Mary GARZA, Appellant, v. Irma GARZA, Appellee.
This is an appeal from a summary judgment rendered in favor of appellee, Irma Garza. We affirm.
On April 20, 1997, fourteen-year-old Lauren Garza was in a car driven by her grandmother, appellee Irma Garza, when an accident occurred. Lauren, who sustained injuries in the accident, filed suit against Irma on January 21, 2003. In her original petition, Lauren requested damages for her injuries resulting from the accident, including damages for her past and future medical expenses. Irma moved for partial summary judgment on the grounds that any claim for medical expenses incurred before Lauren's eighteenth birthday belonged, not to her, but to her parents. Therefore, according to Irma, Lauren had no standing to assert a claim for those medical expenses. On September 26, 2003, an amended petition was filed, in which Lauren's mother, appellant Mary Garza, was added as a plaintiff. In the amended petition, Lauren asserted a claim for medical expenses incurred after her eighteenth birthday and into the future, while Mary asserted a claim for medical expenses incurred before Lauren's eighteenth birthday. Irma filed a supplemental motion for summary judgment, in which Irma argued that Mary's claim for medical expenses was barred by the two-year statute of limitations. The trial court granted the motion and rendered a take-nothing judgment against Mary. After the trial court severed Mary's claims from those asserted by Lauren, this appeal by Mary ensued.1 We affirm.
Mary asserts that because Lauren's claims were timely-filed, Mary's subsequent claim for Lauren's medical expenses relates back and is considered timely-filed as well. “If a filed pleading relates to a cause of action ․ that is not subject to a plea of limitation when the pleading is filed, a subsequent amendment ․ to the pleading that changes the facts or grounds of liability or defense is not subject to a plea of limitation unless the amendment ․ is wholly based on a new, distinct, or different transaction or occurrence.” Tex. Civ. Prac. & Rem.Code Ann. § 16.068 (Vernon 1997). The cases relied upon by Mary establish that section 16.068 tolls the statute of limitations from running on a later-filed pleading. However, these cases are distinguishable either because they did not involve the addition of a new party or the assertion of a new claim. See Franks v. Sematech, Inc., 936 S.W.2d 959, 960-61 (Tex.1997) (because insurance carrier could recover damages greater than benefits paid to employee in a subrogation action and remit excess to employee, employee's intervention related back to filing of subrogation suit); Foust v. Estate of Walters, 21 S.W.3d 495, 501 (Tex.App.-San Antonio 2000, pet. denied) (a misnomer case); J.K. and Susie L. Wadley Research Inst. and Blood Bank v. Beeson, 835 S.W.2d 689, 697 (Tex.App.-Dallas 1992, writ denied) (later-filed claim of original party not barred because claim was not based on a new, distinct or different transaction); Bradley v. Burnett, 687 S.W.2d 53, 55 (Tex.App.-Dallas 1985, no writ) (wrongful death action filed by original party related back to survivors' suit).
Here, there is no dispute that Mary was added as a new party after the limitations period had expired. See Alexander v. Turtur & Assoc., Inc., 146 S.W.3d 113, 121 (Tex.2004) (“Ordinarily, an amended pleading adding a new party does not relate back to the original pleading”). Nevertheless, Mary contends that section 16.068 should be liberally construed to preserve her rights because Lauren's initial, albeit wrongful, claim for her pre-eighteenth birthday medical expenses served as notice to Irma that a claim for those expenses would be asserted. We acknowledge that Lauren's original petition may have served the purpose of notifying Irma that a claim for the medical expenses incurred before Lauren turned eighteen years old was being asserted. However, that alone is not reason enough to apply the relation-back doctrine because Lauren did not have a claim for those expenses.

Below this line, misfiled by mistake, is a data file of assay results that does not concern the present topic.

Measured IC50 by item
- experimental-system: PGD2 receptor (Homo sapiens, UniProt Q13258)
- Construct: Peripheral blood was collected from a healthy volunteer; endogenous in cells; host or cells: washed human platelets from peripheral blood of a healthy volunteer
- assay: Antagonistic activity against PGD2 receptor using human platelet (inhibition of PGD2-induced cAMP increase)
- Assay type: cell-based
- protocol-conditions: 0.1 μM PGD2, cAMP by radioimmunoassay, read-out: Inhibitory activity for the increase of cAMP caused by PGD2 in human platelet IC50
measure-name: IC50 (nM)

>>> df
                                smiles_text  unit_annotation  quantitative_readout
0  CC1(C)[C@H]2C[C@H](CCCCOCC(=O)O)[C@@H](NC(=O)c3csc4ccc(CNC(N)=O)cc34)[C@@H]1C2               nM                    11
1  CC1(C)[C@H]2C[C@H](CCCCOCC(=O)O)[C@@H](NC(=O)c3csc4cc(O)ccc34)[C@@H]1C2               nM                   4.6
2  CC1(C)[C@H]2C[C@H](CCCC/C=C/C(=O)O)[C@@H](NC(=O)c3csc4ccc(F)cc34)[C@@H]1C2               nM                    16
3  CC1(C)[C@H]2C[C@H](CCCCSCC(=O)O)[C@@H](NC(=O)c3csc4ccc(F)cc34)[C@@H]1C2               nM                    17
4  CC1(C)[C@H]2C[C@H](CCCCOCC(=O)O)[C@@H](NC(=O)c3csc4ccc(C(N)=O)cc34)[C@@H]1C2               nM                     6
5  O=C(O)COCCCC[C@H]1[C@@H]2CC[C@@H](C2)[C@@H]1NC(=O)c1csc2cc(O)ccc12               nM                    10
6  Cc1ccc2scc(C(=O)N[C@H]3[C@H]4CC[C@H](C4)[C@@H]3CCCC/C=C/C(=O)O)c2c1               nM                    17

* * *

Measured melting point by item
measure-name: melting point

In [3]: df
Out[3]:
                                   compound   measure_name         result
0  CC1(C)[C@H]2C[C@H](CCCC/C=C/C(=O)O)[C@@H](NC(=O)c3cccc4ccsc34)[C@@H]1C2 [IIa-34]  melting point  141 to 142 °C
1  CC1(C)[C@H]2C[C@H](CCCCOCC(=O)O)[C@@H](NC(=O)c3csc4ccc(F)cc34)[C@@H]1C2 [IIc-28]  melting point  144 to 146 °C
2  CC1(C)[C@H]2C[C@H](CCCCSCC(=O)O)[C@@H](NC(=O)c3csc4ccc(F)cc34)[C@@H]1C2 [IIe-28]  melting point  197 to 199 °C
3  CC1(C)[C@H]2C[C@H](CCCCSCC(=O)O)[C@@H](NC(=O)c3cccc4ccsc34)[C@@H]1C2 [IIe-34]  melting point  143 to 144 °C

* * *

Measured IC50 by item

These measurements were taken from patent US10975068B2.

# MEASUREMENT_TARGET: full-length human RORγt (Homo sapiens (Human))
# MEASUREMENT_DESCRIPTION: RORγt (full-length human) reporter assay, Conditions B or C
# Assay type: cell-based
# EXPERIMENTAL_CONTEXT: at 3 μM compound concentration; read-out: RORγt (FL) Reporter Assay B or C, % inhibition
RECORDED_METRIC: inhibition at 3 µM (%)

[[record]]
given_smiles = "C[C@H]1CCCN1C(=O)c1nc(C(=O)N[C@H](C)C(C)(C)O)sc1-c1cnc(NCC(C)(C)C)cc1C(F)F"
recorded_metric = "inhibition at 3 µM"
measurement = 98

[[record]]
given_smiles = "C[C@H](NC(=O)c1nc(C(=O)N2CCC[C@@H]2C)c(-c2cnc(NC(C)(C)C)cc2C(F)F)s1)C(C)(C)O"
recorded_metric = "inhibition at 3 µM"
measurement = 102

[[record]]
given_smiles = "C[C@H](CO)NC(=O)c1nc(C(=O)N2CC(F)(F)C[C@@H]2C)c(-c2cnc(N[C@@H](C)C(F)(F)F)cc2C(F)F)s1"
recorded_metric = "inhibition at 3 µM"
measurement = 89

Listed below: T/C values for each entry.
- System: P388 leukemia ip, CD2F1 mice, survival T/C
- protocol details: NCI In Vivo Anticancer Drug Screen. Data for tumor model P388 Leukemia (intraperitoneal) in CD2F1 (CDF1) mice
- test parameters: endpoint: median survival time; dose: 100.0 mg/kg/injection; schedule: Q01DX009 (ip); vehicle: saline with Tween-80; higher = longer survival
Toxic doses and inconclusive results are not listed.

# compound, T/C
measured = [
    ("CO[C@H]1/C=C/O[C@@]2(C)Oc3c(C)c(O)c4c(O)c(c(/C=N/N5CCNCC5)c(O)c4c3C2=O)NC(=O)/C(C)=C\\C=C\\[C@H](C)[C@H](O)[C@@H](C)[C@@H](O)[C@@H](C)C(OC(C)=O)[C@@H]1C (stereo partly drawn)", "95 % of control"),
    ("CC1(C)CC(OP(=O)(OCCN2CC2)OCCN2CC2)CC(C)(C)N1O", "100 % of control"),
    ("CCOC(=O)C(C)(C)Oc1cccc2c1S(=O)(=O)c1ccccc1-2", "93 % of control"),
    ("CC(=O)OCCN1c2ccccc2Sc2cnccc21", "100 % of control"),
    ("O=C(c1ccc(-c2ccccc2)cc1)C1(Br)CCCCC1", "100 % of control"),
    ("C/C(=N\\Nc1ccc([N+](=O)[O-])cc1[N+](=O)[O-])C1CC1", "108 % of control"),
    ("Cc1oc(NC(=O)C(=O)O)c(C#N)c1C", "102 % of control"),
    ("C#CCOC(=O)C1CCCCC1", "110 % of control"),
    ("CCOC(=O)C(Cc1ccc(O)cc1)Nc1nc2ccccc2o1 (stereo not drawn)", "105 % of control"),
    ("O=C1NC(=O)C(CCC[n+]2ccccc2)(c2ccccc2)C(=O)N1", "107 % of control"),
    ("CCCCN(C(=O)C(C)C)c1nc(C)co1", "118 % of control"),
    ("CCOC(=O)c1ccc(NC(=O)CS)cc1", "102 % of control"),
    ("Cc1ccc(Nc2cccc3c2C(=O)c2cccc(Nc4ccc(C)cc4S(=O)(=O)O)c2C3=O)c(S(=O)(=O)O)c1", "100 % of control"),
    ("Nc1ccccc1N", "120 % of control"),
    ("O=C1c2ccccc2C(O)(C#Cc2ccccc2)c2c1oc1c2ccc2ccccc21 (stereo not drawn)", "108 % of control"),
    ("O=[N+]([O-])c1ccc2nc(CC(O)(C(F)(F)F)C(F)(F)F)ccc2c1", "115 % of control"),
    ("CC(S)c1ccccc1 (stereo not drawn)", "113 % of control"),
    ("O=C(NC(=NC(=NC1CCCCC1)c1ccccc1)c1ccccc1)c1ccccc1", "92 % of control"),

A minor's cause of action is distinctly separate from the parent's right to recover damages for injuries to the minor. Sax v. Votteler, 648 S.W.2d 661, 666 (Tex.1983). The purpose of section 16.068 is to protect existing rights. Almazan v. United Serv. Auto. Ass'n, 840 S.W.2d 776, 779 (Tex.App.-San Antonio 1992, writ denied). In her original petition, Lauren sought recovery of her past and future medical expenses. Lauren did not have an existing right to bring a claim for medical expenses incurred before her eighteenth birthday. That right belonged to her parents. See Sax, 648 S.W.2d at 666; see also Covington v. Sisters of Charity of the Incarnate Word, No. 07-03-0351-CV, 2005 WL 1521798, *4 (Tex.App.-Amarillo 2005, no pet. h.) (because original plaintiff was stranger to the suit, permitting her suit to toll limitations ran counter to requirement that survival suit be brought by personal representative of estate). Thus, the amended pleading adding Mary as a party plaintiff after the statute of limitations expired did not relate back to the filing of the original petition because Lauren herself did not have a cause of action for her pre-eighteenth birthday medical expenses. See Covington 2005 WL 1521798, * 4 n.7.
We conclude that because Lauren did not have standing to bring a claim for the medical expenses incurred before her eighteenth birthday, Mary was required to file her claim for those expenses within the applicable two-year statute of limitations. Because she did not do so, the trial court properly rendered summary judgment in Irma's favor. Accordingly, we overrule Mary's issue on appeal and we affirm the trial court's judgment.
1. Lauren subsequently dismissed with prejudice her claims against Irma.
Opinion by SANDEE BRYAN MARION, Justice.